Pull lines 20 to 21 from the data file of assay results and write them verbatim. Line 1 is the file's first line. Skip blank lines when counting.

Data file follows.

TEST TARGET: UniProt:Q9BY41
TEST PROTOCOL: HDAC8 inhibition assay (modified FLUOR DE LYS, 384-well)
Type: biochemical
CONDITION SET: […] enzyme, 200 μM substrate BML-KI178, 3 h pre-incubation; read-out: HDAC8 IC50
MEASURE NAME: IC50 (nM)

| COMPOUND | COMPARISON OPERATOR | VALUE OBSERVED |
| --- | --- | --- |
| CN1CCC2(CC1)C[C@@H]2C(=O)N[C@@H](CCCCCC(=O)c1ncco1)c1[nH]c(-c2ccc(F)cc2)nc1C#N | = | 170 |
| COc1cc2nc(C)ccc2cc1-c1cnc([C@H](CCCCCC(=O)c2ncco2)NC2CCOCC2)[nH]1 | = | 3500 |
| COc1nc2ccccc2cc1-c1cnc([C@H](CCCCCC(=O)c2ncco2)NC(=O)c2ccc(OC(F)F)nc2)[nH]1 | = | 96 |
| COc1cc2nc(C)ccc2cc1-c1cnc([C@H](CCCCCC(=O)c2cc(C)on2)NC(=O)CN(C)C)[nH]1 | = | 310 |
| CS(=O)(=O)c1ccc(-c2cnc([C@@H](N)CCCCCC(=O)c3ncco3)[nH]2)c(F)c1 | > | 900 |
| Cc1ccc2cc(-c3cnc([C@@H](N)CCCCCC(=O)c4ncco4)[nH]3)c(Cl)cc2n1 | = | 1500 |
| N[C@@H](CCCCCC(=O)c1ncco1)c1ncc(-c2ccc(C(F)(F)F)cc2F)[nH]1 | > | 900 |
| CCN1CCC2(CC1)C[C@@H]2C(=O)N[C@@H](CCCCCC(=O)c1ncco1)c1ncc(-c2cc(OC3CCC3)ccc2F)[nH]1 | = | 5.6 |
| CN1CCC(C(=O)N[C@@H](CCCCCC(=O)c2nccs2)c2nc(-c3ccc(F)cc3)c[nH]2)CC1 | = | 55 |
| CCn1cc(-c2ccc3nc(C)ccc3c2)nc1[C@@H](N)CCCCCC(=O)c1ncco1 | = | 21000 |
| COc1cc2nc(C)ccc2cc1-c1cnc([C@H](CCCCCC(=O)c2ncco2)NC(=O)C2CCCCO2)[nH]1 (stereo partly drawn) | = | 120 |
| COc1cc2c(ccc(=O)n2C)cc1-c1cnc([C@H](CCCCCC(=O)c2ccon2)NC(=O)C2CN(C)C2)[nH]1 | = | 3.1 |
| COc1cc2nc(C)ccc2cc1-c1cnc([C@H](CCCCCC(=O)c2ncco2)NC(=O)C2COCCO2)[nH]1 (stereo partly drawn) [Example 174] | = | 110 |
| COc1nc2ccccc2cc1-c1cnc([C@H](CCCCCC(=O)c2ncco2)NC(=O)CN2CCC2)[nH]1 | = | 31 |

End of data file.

| COc1cc2nc(C)ccc2cc1-c1cnc([C@H](CCCCCC(=O)c2ncco2)NC(=O)C2COCCO2)[nH]1 (stereo partly drawn) [Example 174] | = | 110 |
| COc1nc2ccccc2cc1-c1cnc([C@H](CCCCCC(=O)c2ncco2)NC(=O)CN2CCC2)[nH]1 | = | 31 |